Monday, March 30, 2009
My how they grow up so fast. This dove has decided to raise her family in the rafters of my front porch. I also have a nest up in the back patio. I just discovered these chicks a couple of days ago, and decided to snap this shot this morning. There was a mother dove camped out here last year who raised a handful of youngins. I think she perished in the talons of the Coopers Hawk. She left behind an orphan that had just matured enough to fend for herself. I called her Annie. Annie was the only dove who did not mind my presence too awfully bad. As all of the other doves bolted off when I went outside, Annie had a hard time figuring out what all the fuss was about. I wrote about Annie last summer after she collided with one of my windows. I gave her bread and water for a couple of days while she recovered under the Honeysuckle. She used to be quite the loner, but now I believe she has found a mate. I cant help but wonder if this sweet momma is Annie.
Sunday, March 29, 2009
Yesterday was a bad day to be a baby Bunny. I saw this adorable critter lounging in the sun in my backyard. As I approached him he did not flee. Come to find out he was quite ill and had difficulty walking. I put him in a box and gave him some water, yet a few hours later he passed on over into the meadows of the afterlife. Bye bye baby bunny.
This is one of my all time favorite flowers. Around here they call it a "Yellow Bird of Paradise". I wrote about the fight I had with its fuzz in a previous post.
This is a close up of one of the buds bursting out.
Everything is turning yellow around here. I'm not sure the name of this flower. It was a weed I nurtured. Between this guy, the Desert Marigolds, and the Yellow Birds of Paradise, I now have a palette of plenty of purples and yellows. All the red and Orange blossoms will be popping out a little later this spring. Thanks for visiting my blog.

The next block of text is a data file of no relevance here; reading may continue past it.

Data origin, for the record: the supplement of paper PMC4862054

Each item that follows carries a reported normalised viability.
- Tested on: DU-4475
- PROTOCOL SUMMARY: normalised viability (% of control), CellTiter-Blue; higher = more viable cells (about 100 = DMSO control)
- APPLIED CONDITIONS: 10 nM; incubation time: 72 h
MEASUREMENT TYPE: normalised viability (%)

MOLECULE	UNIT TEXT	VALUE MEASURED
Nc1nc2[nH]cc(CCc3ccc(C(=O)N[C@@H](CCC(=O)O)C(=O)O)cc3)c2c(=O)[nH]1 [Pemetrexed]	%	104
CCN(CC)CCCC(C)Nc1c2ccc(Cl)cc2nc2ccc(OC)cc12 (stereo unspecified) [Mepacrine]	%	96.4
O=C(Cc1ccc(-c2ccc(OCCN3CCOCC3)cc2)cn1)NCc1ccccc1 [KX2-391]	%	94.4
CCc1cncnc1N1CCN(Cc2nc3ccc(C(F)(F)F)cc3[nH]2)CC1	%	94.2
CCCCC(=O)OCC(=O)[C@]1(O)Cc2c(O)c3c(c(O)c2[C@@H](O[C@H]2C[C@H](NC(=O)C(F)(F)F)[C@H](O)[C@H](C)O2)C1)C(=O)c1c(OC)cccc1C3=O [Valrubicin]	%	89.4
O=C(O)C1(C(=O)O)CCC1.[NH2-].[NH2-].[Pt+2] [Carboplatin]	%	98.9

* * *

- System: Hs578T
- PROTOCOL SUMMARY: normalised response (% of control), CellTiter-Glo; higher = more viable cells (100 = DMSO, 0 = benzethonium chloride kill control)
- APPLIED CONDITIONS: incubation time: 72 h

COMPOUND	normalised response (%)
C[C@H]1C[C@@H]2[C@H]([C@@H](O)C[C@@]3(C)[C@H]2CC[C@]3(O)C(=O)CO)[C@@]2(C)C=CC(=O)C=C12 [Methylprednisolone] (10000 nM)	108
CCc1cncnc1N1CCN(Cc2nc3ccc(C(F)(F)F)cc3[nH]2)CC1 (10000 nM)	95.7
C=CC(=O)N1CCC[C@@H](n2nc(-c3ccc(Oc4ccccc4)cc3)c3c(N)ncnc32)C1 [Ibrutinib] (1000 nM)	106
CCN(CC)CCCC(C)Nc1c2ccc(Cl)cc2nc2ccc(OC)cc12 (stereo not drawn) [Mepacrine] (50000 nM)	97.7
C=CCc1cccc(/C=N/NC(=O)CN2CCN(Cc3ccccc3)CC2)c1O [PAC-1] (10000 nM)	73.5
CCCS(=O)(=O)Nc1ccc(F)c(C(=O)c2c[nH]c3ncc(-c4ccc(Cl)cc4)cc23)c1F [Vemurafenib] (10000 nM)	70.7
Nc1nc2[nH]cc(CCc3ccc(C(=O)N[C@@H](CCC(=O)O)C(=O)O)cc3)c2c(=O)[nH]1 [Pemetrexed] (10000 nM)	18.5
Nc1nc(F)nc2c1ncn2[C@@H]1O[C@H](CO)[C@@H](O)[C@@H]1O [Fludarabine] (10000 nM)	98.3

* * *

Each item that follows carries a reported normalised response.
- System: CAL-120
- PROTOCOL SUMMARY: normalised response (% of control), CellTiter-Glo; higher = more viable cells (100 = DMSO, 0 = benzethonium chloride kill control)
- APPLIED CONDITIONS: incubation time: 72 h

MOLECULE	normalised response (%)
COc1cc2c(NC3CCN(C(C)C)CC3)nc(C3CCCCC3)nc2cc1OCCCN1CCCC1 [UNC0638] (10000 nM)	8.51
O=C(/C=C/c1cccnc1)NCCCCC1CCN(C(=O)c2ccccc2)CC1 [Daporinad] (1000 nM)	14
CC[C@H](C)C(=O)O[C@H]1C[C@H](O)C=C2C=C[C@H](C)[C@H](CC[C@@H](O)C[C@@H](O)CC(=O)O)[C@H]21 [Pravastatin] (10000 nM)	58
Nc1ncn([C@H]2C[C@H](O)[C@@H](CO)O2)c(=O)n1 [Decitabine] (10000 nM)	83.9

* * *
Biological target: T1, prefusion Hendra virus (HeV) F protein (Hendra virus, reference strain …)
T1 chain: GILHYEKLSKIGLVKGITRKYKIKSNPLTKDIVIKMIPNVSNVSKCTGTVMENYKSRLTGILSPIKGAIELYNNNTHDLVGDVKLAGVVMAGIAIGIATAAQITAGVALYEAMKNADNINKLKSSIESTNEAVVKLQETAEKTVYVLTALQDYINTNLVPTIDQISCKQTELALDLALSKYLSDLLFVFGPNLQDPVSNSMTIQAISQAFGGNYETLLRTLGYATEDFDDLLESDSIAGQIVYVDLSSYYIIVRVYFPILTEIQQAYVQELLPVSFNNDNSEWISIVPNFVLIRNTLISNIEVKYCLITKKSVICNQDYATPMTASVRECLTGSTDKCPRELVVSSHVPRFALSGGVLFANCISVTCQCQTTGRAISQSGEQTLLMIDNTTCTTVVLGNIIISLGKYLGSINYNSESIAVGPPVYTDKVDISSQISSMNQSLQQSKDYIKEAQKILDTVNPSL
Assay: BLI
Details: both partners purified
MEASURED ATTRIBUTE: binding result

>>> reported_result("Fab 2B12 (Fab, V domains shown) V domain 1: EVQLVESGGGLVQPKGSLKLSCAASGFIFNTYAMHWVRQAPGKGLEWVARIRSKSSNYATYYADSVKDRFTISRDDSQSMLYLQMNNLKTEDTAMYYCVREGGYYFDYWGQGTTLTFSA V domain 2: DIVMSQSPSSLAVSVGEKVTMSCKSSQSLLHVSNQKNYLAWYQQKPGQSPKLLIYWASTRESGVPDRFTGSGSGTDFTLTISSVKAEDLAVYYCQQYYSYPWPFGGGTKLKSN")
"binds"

Sunday, March 15, 2009
I just discovered "Skywatch Friday". I have been following a very entertaining trail of nature and photo blogs in the early mornings before the crack of dawn. I'm a big fan of backyard naturalists, and nature lovers in general. I love sneaking in enough time to visit a few of these sites as often as possible. I used to be a pretty regular participant in "Illustration Friday", yet these days I've had a little too much on my plate to post on a regular basis. However it is really interesting finding little connections along the way. As I navigate around nature blogs, I'll find a blogger who's site I've visited many times through "Illustration Friday". The then after doing some poking around in a new site I discovered called "Skywatch "Friday", I found a bunch of posters from my list of nature blogs and favorite Illo Fri blogs. What a small world eh? I'm enjoying this, but I highly doubt I'll ever twitter. So I decided to jump on the old bandwagon and submit a few shots for "Skywatch Friday", which is a great blog showcasing hundreds of posts each week of beautiful sky's across our globe. The shot above looks like a Mackerel Sky, or a Buttermilk sky. Perhaps its just a low fat Buttermilk sky. The shot below is of a deluge From last Autumn. I'm so anxious for the Monsoon season to get underway again!